At a Glance
Samuel Beckett was, in a word, “absurd.” Despite his lengthy and complex career, Beckett will always be closely associated with the absurdist movement, which took a darkly comic look at humankind’s search for the meaning of life. For Beckett, this search was entirely futile—but quite funny. In Beckett’s Happy Days, for example, a woman is slowly engulfed by a mound of dirt yet retains her sunny disposition. And in his most famous work, Waiting for Godot, two vagabonds horse around by the side of a deserted road waiting for the titular character to show up—only he never does. Scholars have debated for decades whether Beckett’s outlook was entirely pessimistic or if it did have—deep down—an odd, distorted kind of optimism. The futility of ever reaching a satisfactory answer would have surely pleased Beckett.
Facts and Trivia
- Despite his reputation in the world of drama, Beckett wrote novels, short stories, and poetry for nearly two decades before turning his attention to plays.
- Nearly all of the English-language premieres of Beckett’s plays were directed by Alan Schneider. The two maintained a close working collaboration until Schneider’s death in 1984.
- Although an Irishman, Beckett was of French descent. Many of his most famous works, including Waiting for Godot, were originally written in French and later translated into English.
- In the early 1980s, Beckett attempted to shut down a production of Endgame directed by the well-respected Joanne Akalaitis. Beckett’s primary reason was that Akalaitis disregarded his stage directions and changed the setting of the play to a subway station.
- The American premiere of Waiting for Godot featured Bert Lahr, best known for his performance as the Cowardly Lion in the 1939 film The Wizard of Oz.
Article abstract: Poet, playwright, novelist, and critic, Beckett has created a corpus of drama and fiction that has established him as one of the greatest writers of the twentieth century.
Samuel Barclay Beckett was the second of two sons born, in an outlying district of Dublin, to wealthy, Anglo-Irish, Protestant parents, William and Mary Beckett. William Frank Beckett, Jr., was a self-made businessman who amassed a considerable fortune as a quantity surveyor for builders. He was bluff, robust, and coarse, with a streak of stubborn cruelty which insisted that his sons strain their bodies performing demanding athletic feats. Beckett’s mother, Mary Roe (called “May”), came from a moneyed, leisured background that she defied by working as a nurse in the Dublin hospital where she met her husband-to-be. She was even more forceful and demanding than her husband, with a biting wit, imperious manner, and moody, autocratic temperament. While William often laughed and sported with his boys, May grew increasingly stern, formal, and censorious. She may well have been the model for the troubled, embittered mothers in Beckett’s works.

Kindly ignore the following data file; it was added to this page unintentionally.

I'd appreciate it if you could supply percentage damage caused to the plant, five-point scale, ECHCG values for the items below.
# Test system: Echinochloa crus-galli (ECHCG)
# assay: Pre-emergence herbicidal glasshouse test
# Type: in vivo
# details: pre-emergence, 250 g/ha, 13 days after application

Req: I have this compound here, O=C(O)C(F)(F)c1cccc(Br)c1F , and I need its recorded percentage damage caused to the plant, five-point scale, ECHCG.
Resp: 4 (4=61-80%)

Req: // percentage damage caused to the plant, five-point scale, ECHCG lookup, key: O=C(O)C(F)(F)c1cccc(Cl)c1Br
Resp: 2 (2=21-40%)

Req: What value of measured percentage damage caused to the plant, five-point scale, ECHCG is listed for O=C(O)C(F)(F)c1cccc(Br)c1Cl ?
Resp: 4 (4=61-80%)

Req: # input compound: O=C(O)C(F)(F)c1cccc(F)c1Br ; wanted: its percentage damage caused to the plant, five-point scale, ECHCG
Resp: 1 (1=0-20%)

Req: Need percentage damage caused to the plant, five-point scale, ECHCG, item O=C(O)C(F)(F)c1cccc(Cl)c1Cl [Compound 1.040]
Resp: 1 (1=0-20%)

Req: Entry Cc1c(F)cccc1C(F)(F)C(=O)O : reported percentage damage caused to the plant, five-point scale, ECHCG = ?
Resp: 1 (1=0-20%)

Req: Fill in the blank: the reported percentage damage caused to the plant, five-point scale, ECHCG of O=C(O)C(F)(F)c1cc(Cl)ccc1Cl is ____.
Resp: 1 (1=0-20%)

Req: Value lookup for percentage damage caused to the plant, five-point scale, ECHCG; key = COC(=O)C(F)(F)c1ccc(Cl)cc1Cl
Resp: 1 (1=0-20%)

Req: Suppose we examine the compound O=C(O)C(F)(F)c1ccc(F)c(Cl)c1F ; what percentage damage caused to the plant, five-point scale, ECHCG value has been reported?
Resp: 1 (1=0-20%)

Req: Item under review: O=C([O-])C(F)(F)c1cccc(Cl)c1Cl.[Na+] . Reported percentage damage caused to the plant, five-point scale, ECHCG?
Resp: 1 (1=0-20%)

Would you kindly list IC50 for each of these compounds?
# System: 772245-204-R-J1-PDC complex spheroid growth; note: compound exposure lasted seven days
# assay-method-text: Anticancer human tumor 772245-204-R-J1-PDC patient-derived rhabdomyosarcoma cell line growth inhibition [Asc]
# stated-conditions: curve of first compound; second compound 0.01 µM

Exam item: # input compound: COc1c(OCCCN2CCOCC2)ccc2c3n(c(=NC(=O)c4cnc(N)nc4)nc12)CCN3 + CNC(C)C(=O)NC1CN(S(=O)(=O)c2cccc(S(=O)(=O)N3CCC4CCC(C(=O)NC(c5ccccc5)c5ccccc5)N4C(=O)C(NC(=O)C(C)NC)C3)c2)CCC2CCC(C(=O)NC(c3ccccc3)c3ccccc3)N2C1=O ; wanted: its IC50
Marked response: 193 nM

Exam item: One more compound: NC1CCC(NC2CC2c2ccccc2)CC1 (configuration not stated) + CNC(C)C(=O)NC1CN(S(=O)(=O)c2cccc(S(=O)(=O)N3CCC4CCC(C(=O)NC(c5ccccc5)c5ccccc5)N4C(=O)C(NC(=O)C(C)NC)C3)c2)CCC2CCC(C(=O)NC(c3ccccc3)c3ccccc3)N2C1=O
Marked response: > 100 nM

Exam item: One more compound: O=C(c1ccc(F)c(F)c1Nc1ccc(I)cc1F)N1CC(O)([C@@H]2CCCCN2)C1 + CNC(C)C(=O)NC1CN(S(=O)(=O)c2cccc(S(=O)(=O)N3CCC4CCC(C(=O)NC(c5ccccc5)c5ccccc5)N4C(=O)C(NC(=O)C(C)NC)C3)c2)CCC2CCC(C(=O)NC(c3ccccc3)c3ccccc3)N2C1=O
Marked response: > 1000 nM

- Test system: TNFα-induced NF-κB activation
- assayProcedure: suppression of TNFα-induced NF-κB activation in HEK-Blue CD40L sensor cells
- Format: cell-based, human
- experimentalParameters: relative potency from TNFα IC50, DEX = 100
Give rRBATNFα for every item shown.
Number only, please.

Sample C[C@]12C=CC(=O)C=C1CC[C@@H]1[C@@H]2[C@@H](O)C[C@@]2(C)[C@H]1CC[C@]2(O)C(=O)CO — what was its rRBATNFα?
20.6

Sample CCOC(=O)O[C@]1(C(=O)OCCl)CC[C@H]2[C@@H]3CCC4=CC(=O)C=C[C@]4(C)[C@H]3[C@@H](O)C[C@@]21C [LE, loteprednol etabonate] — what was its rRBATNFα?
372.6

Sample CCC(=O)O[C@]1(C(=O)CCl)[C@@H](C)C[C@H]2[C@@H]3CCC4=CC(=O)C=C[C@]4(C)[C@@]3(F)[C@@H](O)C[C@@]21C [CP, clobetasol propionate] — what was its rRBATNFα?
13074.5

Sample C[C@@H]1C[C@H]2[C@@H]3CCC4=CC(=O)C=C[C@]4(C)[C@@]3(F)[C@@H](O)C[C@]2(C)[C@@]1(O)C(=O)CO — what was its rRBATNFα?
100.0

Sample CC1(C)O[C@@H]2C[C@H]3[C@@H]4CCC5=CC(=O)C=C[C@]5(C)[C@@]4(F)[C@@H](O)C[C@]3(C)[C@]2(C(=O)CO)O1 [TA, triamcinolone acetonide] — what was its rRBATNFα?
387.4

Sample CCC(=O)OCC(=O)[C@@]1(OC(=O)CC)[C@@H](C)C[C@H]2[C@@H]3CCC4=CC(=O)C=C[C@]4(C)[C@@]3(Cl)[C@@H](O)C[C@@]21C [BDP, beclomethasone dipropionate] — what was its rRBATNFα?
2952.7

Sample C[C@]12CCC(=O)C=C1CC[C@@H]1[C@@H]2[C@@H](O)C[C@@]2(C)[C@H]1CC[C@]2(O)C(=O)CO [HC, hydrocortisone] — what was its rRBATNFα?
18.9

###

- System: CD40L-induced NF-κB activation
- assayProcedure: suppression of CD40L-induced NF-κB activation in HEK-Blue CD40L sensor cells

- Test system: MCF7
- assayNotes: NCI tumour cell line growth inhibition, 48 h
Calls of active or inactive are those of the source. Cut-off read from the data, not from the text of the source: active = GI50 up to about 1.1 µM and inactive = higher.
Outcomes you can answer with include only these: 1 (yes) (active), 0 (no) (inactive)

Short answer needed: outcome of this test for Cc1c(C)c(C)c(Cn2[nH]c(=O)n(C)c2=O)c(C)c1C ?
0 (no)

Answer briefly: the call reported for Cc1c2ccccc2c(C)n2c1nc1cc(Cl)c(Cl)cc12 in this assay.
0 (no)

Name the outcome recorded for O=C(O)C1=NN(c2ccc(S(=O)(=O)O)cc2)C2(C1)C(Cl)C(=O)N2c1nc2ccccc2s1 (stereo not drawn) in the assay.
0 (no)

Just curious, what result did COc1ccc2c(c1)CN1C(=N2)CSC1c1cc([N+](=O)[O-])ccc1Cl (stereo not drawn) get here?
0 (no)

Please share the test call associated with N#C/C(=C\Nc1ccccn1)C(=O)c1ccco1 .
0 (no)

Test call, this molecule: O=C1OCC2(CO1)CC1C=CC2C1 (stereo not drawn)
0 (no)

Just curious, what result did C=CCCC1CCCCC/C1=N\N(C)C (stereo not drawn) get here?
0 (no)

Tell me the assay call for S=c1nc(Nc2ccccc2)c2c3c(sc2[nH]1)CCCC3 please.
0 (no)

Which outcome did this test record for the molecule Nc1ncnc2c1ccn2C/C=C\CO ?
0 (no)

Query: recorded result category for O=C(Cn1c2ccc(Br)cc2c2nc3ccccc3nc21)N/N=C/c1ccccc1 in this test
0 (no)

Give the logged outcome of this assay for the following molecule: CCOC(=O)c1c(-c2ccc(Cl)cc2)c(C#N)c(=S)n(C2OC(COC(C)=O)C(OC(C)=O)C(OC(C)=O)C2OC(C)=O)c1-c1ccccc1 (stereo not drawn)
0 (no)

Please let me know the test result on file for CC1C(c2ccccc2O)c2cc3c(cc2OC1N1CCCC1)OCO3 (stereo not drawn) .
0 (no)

“I had little talent for happiness,” Beckett recalled of his childhood. “I was often lonely.” True, young Beckett excelled in athletics at the Portora Royal School in Northern Ireland, starring on the cricket and rugby teams, while also playing tennis, swimming, and boxing, but he puzzled his classmates with his aloofness, melancholy, reserve, and sullen rebelliousness; his teasing was often vicious. He followed his brother to Trinity College, Dublin, in 1923, spending his first two years there dabbling at his studies. In his third year, he discovered the charm of modern languages, improved his grades impressively, and took a cycling trip through France, in the summer of 1926, which instilled in him a growing fondness for that nation. In December, 1927, he received his B.A. degree from Trinity with first rank in modern languages. His reward was a two-year exchange lectureship at the distinguished École Normale Supérieure. The École’s exchange scholar at Trinity, Alfred Péron, became his lifelong friend and thawed some of Beckett’s...
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